The subject of torsion-free modules over an arbitrary integral domain arises naturally as a generalization of torsion-free abelian groups. In this volume, Eben Matlis brings together his research on torsion-free modules that has appeared in a number of mathematical journals. Professor Matlis has reworked many of the proofs so that only an elementary knowledge of homological algebra and commutative ring theory is necessary for an understanding of the theory.
The first eight chapters of the book are a general introduction to the theory of torsion-free modules. This part of the book is suitable for a self-contained basic course on the subject. More specialized problems of finding all integrally closed D-rings are examined in the last seven chapters, where material covered in the first eight chapters is applied.
An integral domain is said to be a D-ring if every torsion-free module of finite rank decomposes into a direct sum of modules of rank 1. After much investigation, Professor Matlis found that an integrally closed domain is a D-ring if, and only if, it is the intersection of at most two maximal valuation rings.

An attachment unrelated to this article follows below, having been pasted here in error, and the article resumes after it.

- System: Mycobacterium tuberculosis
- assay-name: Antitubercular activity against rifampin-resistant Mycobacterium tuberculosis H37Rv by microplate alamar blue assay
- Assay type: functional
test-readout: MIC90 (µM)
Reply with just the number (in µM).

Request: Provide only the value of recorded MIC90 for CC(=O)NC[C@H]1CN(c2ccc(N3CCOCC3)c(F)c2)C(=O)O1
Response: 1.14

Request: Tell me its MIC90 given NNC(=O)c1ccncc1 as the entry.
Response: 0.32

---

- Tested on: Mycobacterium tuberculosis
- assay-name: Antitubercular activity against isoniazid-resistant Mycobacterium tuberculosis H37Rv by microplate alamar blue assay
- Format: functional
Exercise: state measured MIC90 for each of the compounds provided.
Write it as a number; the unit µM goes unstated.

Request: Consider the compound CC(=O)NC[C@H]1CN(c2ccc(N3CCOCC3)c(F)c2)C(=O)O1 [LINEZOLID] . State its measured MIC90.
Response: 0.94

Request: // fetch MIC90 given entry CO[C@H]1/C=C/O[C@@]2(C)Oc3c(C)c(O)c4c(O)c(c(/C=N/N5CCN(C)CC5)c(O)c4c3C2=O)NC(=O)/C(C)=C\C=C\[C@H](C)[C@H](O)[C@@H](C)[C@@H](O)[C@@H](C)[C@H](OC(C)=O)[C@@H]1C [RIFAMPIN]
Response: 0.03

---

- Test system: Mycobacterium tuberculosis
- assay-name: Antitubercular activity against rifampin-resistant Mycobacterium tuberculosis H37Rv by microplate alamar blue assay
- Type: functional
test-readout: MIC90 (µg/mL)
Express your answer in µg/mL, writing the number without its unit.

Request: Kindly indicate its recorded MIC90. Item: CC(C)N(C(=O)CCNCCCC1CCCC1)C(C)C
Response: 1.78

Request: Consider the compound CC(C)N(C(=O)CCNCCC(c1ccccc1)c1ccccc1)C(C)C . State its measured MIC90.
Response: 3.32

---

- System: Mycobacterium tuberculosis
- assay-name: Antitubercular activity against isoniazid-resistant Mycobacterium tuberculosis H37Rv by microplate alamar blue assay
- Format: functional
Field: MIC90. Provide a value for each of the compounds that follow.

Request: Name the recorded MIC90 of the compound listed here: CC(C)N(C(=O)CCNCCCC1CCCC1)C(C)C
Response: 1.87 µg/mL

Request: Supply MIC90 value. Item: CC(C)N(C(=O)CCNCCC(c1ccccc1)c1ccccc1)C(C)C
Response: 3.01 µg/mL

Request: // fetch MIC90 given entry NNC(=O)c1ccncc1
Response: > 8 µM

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Noetherian reflexive rings
Completely reflexive rings
Rings of type I
Integrally closed Drings
Applying the functor assume completely reflexive ring contained contradiction shows cotorsion R-module D-ring direct sum direct summand discrete valuation ring domain of Krull element r e epimorphism exact sequence exists an element Ext Q finite rank Gorenstein ring h-local ring h-reduced hence by Theorem Hence there exists ideal of F indecomposable injective envelope integral closure integral domain isomorphic Krull dimension lemma for Theorem Let F maximal ideal maximal valuation ring module monomorphism Noetherian ring non-zero element nonzero ideal nonzero prime ideal principal ideal Proof Prufer ring pure submodule quasi-local ring R-module of finite R-module of rank R-submodule of Q R-topology R/P-module remote quotient field ring by Theorem ring of Krull ring of type ring with maximal statements are equivalent sufficient to prove Suppose Theorem 29 Theorem 42 Theorem 65 Theorem 83 topology torsion R-module torsion-free R-module torsionless ring